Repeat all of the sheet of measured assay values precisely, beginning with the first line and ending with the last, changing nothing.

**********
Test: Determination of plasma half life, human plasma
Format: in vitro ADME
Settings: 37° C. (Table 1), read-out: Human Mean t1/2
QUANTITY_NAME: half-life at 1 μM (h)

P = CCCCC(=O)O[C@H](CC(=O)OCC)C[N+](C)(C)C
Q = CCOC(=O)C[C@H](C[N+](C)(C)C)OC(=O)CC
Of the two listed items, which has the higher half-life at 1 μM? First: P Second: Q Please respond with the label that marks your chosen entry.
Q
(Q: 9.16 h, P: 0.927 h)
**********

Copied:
Test: Determination of plasma half life, human plasma
Format: in vitro ADME
Settings: 37° C. (Table 1), read-out: Human Mean t1/2
QUANTITY_NAME: half-life at 1 μM (h)

P = CCCCC(=O)O[C@H](CC(=O)OCC)C[N+](C)(C)C
Q = CCOC(=O)C[C@H](C[N+](C)(C)C)OC(=O)CC
Of the two listed items, which has the higher half-life at 1 μM? First: P Second: Q Please respond with the label that marks your chosen entry.
Q
(Q: 9.16 h, P: 0.927 h)